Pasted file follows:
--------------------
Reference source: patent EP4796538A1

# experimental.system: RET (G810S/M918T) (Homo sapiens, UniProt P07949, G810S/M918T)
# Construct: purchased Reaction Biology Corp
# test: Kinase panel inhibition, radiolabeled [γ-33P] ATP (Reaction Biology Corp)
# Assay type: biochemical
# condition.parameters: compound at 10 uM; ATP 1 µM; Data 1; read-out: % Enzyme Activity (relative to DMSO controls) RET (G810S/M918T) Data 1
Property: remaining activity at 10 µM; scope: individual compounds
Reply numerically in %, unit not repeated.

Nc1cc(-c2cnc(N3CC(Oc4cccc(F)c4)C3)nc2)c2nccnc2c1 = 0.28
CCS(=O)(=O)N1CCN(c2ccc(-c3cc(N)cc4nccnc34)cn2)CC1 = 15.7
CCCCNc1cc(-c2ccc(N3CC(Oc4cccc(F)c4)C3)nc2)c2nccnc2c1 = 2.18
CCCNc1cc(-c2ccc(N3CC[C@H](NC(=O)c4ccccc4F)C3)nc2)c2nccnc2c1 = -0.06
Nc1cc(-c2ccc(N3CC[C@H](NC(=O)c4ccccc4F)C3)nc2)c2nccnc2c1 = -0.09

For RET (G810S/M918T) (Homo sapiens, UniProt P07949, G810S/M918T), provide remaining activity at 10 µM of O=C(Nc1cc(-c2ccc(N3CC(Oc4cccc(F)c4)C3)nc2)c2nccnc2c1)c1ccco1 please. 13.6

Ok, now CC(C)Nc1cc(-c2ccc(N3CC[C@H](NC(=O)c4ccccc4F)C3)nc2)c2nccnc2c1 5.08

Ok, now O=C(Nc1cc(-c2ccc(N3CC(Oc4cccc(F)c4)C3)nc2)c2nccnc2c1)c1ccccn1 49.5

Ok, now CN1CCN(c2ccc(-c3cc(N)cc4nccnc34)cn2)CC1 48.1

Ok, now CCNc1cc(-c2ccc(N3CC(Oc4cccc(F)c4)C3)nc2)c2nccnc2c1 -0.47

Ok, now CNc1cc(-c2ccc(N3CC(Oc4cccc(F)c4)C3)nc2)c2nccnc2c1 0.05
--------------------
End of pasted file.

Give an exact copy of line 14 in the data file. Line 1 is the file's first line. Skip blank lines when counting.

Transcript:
For RET (G810S/M918T) (Homo sapiens, UniProt P07949, G810S/M918T), provide remaining activity at 10 µM of O=C(Nc1cc(-c2ccc(N3CC(Oc4cccc(F)c4)C3)nc2)c2nccnc2c1)c1ccco1 please. 13.6